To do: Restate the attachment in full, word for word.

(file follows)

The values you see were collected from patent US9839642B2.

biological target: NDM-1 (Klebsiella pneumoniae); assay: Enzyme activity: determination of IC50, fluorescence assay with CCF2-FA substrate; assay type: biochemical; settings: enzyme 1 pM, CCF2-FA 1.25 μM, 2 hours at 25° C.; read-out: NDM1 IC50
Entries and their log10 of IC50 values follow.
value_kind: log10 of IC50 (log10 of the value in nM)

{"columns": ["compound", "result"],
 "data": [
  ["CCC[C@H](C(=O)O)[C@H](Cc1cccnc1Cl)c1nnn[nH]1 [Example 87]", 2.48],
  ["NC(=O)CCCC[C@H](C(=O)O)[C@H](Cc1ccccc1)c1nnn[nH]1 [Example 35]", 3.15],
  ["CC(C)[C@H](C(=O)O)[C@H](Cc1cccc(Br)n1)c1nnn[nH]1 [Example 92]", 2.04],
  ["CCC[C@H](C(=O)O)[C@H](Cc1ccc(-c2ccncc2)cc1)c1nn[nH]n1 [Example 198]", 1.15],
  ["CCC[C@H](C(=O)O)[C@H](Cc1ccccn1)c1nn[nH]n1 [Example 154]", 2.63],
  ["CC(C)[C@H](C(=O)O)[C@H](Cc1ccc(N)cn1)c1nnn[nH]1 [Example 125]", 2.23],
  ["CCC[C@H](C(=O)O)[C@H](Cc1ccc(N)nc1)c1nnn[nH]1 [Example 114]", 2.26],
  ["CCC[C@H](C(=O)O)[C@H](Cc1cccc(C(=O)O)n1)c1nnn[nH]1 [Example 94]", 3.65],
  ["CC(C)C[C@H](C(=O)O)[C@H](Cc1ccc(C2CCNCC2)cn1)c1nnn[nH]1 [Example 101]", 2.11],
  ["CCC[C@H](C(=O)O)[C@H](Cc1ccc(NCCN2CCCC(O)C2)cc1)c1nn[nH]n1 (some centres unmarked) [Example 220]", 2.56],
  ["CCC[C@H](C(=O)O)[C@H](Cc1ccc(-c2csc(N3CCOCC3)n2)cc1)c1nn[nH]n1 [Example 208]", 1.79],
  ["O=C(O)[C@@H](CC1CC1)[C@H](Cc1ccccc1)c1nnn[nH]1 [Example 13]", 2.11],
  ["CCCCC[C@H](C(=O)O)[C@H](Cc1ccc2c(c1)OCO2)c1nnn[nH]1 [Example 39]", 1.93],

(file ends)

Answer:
The values you see were collected from patent US9839642B2.

biological target: NDM-1 (Klebsiella pneumoniae); assay: Enzyme activity: determination of IC50, fluorescence assay with CCF2-FA substrate; assay type: biochemical; settings: enzyme 1 pM, CCF2-FA 1.25 μM, 2 hours at 25° C.; read-out: NDM1 IC50
Entries and their log10 of IC50 values follow.
value_kind: log10 of IC50 (log10 of the value in nM)

{"columns": ["compound", "result"],
 "data": [
  ["CCC[C@H](C(=O)O)[C@H](Cc1cccnc1Cl)c1nnn[nH]1 [Example 87]", 2.48],
  ["NC(=O)CCCC[C@H](C(=O)O)[C@H](Cc1ccccc1)c1nnn[nH]1 [Example 35]", 3.15],
  ["CC(C)[C@H](C(=O)O)[C@H](Cc1cccc(Br)n1)c1nnn[nH]1 [Example 92]", 2.04],
  ["CCC[C@H](C(=O)O)[C@H](Cc1ccc(-c2ccncc2)cc1)c1nn[nH]n1 [Example 198]", 1.15],
  ["CCC[C@H](C(=O)O)[C@H](Cc1ccccn1)c1nn[nH]n1 [Example 154]", 2.63],
  ["CC(C)[C@H](C(=O)O)[C@H](Cc1ccc(N)cn1)c1nnn[nH]1 [Example 125]", 2.23],
  ["CCC[C@H](C(=O)O)[C@H](Cc1ccc(N)nc1)c1nnn[nH]1 [Example 114]", 2.26],
  ["CCC[C@H](C(=O)O)[C@H](Cc1cccc(C(=O)O)n1)c1nnn[nH]1 [Example 94]", 3.65],
  ["CC(C)C[C@H](C(=O)O)[C@H](Cc1ccc(C2CCNCC2)cn1)c1nnn[nH]1 [Example 101]", 2.11],
  ["CCC[C@H](C(=O)O)[C@H](Cc1ccc(NCCN2CCCC(O)C2)cc1)c1nn[nH]n1 (some centres unmarked) [Example 220]", 2.56],
  ["CCC[C@H](C(=O)O)[C@H](Cc1ccc(-c2csc(N3CCOCC3)n2)cc1)c1nn[nH]n1 [Example 208]", 1.79],
  ["O=C(O)[C@@H](CC1CC1)[C@H](Cc1ccccc1)c1nnn[nH]1 [Example 13]", 2.11],
  ["CCCCC[C@H](C(=O)O)[C@H](Cc1ccc2c(c1)OCO2)c1nnn[nH]1 [Example 39]", 1.93],